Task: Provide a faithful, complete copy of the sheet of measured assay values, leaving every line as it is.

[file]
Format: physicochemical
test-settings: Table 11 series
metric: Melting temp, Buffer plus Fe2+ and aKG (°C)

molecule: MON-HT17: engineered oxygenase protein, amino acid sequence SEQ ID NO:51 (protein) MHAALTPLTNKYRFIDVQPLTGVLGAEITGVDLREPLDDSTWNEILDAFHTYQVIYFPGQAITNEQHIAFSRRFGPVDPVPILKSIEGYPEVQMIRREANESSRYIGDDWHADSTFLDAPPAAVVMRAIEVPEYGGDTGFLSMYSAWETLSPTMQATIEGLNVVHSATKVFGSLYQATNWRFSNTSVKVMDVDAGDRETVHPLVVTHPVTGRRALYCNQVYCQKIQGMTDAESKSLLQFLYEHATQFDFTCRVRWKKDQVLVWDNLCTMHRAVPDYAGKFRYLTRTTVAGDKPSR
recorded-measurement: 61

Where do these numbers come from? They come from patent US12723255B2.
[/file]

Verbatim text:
Format: physicochemical
test-settings: Table 11 series
metric: Melting temp, Buffer plus Fe2+ and aKG (°C)

molecule: MON-HT17: engineered oxygenase protein, amino acid sequence SEQ ID NO:51 (protein) MHAALTPLTNKYRFIDVQPLTGVLGAEITGVDLREPLDDSTWNEILDAFHTYQVIYFPGQAITNEQHIAFSRRFGPVDPVPILKSIEGYPEVQMIRREANESSRYIGDDWHADSTFLDAPPAAVVMRAIEVPEYGGDTGFLSMYSAWETLSPTMQATIEGLNVVHSATKVFGSLYQATNWRFSNTSVKVMDVDAGDRETVHPLVVTHPVTGRRALYCNQVYCQKIQGMTDAESKSLLQFLYEHATQFDFTCRVRWKKDQVLVWDNLCTMHRAVPDYAGKFRYLTRTTVAGDKPSR
recorded-measurement: 61

Where do these numbers come from? They come from patent US12723255B2.